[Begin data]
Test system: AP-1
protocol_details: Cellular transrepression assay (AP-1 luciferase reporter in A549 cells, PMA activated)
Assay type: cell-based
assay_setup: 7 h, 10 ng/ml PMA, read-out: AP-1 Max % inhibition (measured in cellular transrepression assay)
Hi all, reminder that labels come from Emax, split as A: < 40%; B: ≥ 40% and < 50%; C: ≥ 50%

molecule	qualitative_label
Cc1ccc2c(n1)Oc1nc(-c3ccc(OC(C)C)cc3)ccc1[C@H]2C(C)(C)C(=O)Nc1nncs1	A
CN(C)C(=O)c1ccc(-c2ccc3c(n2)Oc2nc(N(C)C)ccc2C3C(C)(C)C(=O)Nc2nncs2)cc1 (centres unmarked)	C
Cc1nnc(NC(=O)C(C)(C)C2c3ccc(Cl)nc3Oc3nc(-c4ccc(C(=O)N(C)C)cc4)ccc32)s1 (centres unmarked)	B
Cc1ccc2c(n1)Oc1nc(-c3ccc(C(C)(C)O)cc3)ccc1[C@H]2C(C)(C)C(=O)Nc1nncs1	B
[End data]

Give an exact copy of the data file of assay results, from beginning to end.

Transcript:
Test system: AP-1
protocol_details: Cellular transrepression assay (AP-1 luciferase reporter in A549 cells, PMA activated)
Assay type: cell-based
assay_setup: 7 h, 10 ng/ml PMA, read-out: AP-1 Max % inhibition (measured in cellular transrepression assay)
Hi all, reminder that labels come from Emax, split as A: < 40%; B: ≥ 40% and < 50%; C: ≥ 50%

molecule	qualitative_label
Cc1ccc2c(n1)Oc1nc(-c3ccc(OC(C)C)cc3)ccc1[C@H]2C(C)(C)C(=O)Nc1nncs1	A
CN(C)C(=O)c1ccc(-c2ccc3c(n2)Oc2nc(N(C)C)ccc2C3C(C)(C)C(=O)Nc2nncs2)cc1 (centres unmarked)	C
Cc1nnc(NC(=O)C(C)(C)C2c3ccc(Cl)nc3Oc3nc(-c4ccc(C(=O)N(C)C)cc4)ccc32)s1 (centres unmarked)	B
Cc1ccc2c(n1)Oc1nc(-c3ccc(C(C)(C)O)cc3)ccc1[C@H]2C(C)(C)C(=O)Nc1nncs1	B